“II. The first covenant made with man was a covenant of works, (Gal 3:12); wherein life was promised to Adam; and in him to his posterity, (Rom 10:5; Rom 5:12-20); upon condition of perfect and personal obedience, (Gen 2:17; Gal 3:10).”


“III. Man, by his fall, having made himself uncapable of life by that covenant, the Lord was pleased to make a second, (Gal 3:21; Rom 8:3; Rom 3:20-21; Gen 3:15; Isa 42:6); commonly called the covenant of grace; wherein He freely offereth unto sinners life and salvation by Jesus Christ; requiring of them faith in Him, that they may be saved, (Mar 16:15-16; John 3:16; Rom 10:6, 9; Gal 3:11); and promising to give unto all those that are ordained unto eternal life His Holy Spirit, to make them willing, and able to believe, (Ezekiel 36:26-27; John 6:44-45).”


“IV. This covenant of grace is frequently set forth in Scripture by the name of a testament, in reference to the death of Jesus Christ the Testator, and to the everlasting inheritance, with all things belonging to it, therein bequeathed, (Hebrews 9:15-17; Hebrews 7:22; Luke 22:20; 1Co 11:25).”


“V. This covenant was differently administered in the time of the law, and in the time of the gospel, (2Co 3:6-9): under the law, it was administered by promises, prophecies, sacrifices, circumcision, the paschal lamb, and other types and ordinances delivered to the people of the Jews, all fore-signifying Christ to come, (Hebrews 8-10; Rom 4:11; Col 2:11-12; 1Co 5:7); which were, for that time, sufficient and efficacious, through the operation of the Spirit, to instruct and build up the elect in faith in the promised Messiah, (1Co 10:1-4; Hebrews 11:13; John 8:56); by whom they had full remission of sins, and eternal salvation; and is called the old Testament, (Gal 3:7-9, 14).”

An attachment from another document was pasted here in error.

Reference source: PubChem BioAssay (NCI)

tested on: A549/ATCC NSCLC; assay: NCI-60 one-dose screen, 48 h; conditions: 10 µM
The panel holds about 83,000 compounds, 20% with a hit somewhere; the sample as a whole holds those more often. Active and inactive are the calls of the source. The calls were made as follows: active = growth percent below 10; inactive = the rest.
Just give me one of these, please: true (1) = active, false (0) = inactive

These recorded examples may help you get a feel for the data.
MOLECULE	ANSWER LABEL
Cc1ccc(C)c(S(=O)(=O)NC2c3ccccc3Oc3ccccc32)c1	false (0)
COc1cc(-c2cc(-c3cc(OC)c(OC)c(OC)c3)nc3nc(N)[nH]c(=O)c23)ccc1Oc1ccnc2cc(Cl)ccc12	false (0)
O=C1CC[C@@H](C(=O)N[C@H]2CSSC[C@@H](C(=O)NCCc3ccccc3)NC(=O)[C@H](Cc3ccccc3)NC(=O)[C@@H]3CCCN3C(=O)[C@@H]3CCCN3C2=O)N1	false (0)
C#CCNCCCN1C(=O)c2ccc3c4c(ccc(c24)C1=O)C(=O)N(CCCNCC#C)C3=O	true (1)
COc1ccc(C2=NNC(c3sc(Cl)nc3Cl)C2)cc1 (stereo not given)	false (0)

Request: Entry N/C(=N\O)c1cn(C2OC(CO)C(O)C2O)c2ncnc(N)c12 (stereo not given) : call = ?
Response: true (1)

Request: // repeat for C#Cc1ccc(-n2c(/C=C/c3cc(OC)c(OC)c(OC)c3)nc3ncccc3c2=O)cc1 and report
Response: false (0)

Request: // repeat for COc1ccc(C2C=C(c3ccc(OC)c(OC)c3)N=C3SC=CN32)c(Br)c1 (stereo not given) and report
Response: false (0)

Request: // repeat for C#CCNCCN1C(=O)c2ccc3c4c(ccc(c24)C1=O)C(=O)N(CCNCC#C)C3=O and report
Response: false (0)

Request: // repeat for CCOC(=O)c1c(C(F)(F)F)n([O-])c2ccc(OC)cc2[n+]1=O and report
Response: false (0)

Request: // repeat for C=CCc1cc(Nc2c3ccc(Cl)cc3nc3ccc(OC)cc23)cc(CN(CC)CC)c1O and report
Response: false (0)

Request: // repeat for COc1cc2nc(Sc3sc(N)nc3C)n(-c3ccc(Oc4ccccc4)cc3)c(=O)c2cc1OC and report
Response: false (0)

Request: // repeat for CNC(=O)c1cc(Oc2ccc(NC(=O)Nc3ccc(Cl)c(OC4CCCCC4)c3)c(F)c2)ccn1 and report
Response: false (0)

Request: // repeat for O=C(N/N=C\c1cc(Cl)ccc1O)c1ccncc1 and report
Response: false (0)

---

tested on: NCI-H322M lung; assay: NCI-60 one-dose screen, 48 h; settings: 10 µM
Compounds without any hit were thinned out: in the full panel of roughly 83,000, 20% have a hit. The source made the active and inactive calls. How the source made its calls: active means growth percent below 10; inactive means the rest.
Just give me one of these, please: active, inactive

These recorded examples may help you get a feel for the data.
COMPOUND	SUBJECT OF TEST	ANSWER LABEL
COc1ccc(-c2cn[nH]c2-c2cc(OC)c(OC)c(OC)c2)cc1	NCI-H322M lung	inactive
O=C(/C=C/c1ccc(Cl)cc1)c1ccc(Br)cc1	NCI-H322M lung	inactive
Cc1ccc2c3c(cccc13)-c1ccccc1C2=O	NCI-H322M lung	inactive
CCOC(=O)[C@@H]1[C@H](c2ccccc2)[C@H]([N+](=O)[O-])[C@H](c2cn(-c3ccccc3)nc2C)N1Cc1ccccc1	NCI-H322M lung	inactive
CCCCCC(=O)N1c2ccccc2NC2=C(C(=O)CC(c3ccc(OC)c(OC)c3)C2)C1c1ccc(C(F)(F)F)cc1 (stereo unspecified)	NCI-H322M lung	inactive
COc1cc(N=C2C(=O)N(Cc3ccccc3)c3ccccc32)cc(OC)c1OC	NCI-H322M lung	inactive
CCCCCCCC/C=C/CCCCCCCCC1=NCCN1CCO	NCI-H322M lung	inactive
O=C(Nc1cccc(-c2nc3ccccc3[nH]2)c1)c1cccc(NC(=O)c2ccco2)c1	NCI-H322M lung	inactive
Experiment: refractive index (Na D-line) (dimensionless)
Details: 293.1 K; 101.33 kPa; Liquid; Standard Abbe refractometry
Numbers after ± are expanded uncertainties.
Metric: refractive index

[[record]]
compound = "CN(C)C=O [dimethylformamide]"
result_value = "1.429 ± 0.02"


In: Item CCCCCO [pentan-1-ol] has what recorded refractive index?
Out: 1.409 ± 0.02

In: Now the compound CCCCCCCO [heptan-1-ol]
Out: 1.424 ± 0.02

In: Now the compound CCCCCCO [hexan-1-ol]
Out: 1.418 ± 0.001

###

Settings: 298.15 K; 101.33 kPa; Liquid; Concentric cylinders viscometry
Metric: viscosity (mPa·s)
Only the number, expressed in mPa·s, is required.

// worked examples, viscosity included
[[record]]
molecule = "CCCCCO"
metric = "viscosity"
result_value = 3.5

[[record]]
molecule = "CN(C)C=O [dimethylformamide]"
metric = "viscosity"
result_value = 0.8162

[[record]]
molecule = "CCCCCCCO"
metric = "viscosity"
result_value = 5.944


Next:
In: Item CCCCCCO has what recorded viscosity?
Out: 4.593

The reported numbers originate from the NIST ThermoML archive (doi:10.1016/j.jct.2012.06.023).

“VI. Under the gospel, when Christ, the substance, (Col 2:17); was exhibited, the ordinances in which this covenant is dispensed are the preaching of the Word, and the administration of the sacraments of Baptism and the Lord’s Supper, (Mat 28:19-20; 1Co 11:23-25): which, though fewer in number, and administered with more simplicity, and less outward glory, yet, in them, it is held forth in more fulness, evidence, and spiritual efficacy, (Hebrews 12:22-27; Jerimiah 31:33-34); to all nations, both Jews and Gentiles, (Mat 28:19; Ephesians 2:15-19); and is called the new Testament, (Luke 22:20). There are not therefore two covenants of grace, differing in substance, but one and the same, under various dispensations, (Gal 3:14, 16; Act 15:11; Rom 3:21-23, 30; Psalm 32:1; Rom 4:3, 6, 16-17, 23-24; Hebrews 13:8).”


“Study to shew thyself approved unto God, a workman that needeth not to be ashamed, rightly dividing the word of truth.” (2 Timothy 2:15)




1.      F. W. Farrar, Cambridge Bible for Schools and Colleges, Luke, (Cambridge University Press, 1898), e-Sword version.

2.      Francis Turretin, Institutes of Elenctic Theology, (Phillipsburg New Jersey, Presbyterian and Reformed, 1992), p.574.

3.      Herman Witsius, The Economy of the Covenants Between God and Man, Vol. 1, (Grand Rapids, Michigan, Reformation Heritage Books, reprinted 2010), p. 45.


Mr. Kettler has previously published articles in the Chalcedon Report and Contra Mundum. He and his wife Marea attend the Westminster, CO, RPCNA Church. Mr. Kettler is the author of books defending the Reformed Faith. Books can be ordered online at: https://www.amazon.com/Books-Jack-Kettler/s?rh=n%3A283155%2Cp_27%3AJack+Kettler